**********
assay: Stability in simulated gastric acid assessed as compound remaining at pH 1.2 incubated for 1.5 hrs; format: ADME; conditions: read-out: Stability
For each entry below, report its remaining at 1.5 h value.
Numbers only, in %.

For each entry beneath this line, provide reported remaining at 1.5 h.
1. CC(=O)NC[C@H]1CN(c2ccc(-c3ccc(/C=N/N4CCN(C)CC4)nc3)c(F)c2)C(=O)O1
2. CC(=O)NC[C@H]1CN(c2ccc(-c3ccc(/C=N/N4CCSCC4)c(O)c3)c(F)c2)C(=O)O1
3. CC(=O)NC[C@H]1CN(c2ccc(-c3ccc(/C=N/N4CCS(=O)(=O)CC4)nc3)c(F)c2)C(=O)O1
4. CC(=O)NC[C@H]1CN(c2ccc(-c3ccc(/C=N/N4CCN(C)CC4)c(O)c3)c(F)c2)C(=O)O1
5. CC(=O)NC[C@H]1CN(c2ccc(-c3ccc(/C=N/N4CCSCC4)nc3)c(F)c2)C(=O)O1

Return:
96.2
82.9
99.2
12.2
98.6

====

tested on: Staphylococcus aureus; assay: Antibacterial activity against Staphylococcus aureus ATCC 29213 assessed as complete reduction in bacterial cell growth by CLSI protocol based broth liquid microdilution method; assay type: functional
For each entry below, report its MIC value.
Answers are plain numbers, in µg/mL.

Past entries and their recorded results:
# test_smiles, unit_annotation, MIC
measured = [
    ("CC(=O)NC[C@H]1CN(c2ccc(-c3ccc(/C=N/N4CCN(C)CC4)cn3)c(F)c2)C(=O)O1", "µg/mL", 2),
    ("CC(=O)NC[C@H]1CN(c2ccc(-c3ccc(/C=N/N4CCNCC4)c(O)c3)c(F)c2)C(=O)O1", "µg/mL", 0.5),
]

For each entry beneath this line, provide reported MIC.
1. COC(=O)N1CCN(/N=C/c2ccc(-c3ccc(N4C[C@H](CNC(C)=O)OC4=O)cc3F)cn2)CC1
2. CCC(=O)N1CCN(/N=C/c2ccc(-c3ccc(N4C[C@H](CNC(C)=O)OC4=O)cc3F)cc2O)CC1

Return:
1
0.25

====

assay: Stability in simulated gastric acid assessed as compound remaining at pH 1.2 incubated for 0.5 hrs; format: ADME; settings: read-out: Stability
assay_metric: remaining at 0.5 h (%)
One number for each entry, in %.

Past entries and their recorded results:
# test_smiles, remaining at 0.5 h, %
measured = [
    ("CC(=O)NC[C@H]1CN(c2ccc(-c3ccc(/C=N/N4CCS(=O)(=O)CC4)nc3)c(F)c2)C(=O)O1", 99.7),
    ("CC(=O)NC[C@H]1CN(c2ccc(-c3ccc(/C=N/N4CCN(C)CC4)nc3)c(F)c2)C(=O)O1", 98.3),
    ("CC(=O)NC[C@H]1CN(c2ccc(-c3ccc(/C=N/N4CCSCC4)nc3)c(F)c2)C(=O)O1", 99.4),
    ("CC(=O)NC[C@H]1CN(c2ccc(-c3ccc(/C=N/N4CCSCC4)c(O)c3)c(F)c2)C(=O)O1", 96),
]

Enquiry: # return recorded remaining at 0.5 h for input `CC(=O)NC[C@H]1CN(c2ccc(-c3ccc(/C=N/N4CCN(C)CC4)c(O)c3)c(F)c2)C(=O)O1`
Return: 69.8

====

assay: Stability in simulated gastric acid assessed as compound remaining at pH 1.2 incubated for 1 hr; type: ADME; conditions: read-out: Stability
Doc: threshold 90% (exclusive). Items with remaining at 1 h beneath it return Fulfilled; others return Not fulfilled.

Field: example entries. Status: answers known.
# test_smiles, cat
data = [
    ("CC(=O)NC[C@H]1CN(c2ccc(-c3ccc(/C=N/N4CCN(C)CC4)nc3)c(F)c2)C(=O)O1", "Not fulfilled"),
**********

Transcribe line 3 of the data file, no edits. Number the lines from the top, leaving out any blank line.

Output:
Numbers only, in %.